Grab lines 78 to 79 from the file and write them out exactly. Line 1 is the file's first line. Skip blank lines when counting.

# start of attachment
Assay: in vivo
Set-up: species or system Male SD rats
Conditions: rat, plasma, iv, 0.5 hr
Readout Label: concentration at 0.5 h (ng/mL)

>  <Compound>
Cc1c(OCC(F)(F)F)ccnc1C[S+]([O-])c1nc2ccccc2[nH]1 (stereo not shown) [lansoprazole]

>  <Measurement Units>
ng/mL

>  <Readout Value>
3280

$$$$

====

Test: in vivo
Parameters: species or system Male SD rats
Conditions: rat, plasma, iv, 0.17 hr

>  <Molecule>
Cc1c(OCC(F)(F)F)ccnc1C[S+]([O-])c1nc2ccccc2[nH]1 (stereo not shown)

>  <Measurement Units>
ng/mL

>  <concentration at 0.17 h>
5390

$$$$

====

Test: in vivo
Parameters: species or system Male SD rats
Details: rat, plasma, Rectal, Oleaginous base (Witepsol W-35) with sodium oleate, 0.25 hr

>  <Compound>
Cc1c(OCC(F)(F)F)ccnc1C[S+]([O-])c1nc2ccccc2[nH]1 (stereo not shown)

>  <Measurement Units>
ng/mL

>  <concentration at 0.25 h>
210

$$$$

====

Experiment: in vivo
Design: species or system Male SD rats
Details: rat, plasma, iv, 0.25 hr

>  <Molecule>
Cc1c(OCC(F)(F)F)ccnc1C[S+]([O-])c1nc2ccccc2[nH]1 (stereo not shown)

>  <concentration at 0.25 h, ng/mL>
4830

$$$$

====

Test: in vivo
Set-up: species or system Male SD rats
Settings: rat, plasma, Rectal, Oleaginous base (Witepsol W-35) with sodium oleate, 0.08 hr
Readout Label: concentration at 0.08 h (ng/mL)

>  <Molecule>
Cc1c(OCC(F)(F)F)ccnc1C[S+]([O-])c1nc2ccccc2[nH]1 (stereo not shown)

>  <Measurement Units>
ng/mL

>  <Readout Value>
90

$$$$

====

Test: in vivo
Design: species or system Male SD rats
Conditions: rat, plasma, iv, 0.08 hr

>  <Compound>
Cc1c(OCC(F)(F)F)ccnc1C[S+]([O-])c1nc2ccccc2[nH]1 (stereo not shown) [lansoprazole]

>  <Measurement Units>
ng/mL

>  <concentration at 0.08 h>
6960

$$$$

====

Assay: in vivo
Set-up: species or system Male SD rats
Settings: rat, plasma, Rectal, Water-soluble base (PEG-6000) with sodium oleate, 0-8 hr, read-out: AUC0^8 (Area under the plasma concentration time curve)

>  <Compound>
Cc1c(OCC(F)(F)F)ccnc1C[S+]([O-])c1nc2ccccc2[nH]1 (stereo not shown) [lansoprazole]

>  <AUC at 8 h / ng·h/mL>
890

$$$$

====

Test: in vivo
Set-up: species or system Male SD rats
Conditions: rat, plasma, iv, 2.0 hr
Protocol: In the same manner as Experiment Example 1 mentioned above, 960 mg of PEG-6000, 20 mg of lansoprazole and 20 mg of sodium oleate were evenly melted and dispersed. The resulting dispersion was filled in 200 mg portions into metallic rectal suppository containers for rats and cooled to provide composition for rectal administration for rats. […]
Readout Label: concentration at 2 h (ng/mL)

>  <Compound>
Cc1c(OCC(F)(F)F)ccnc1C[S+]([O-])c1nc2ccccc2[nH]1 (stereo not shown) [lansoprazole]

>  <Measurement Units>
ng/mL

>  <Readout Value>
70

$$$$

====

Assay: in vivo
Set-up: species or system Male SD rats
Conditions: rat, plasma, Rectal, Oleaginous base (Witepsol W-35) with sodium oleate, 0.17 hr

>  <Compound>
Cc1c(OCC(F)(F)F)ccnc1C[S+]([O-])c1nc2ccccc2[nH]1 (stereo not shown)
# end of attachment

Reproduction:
Conditions: rat, plasma, iv, 2.0 hr
Protocol: In the same manner as Experiment Example 1 mentioned above, 960 mg of PEG-6000, 20 mg of lansoprazole and 20 mg of sodium oleate were evenly melted and dispersed. The resulting dispersion was filled in 200 mg portions into metallic rectal suppository containers for rats and cooled to provide composition for rectal administration for rats. […]